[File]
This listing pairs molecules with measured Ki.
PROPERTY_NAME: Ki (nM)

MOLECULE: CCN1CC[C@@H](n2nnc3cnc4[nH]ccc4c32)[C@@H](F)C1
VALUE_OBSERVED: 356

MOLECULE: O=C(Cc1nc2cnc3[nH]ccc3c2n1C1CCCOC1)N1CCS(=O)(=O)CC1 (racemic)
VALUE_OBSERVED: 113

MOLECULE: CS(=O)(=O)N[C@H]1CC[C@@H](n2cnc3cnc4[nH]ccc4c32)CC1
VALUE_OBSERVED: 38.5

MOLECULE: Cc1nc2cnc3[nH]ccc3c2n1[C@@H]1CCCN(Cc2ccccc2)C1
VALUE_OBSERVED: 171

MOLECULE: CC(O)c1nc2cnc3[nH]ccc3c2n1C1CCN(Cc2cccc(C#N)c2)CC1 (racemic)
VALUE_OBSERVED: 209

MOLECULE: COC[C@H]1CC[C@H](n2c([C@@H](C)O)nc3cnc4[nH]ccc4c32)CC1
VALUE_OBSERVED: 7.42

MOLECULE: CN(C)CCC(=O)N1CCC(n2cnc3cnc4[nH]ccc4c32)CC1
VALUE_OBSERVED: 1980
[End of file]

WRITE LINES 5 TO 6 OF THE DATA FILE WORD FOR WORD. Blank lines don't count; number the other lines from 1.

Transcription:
MOLECULE: O=C(Cc1nc2cnc3[nH]ccc3c2n1C1CCCOC1)N1CCS(=O)(=O)CC1 (racemic)
VALUE_OBSERVED: 113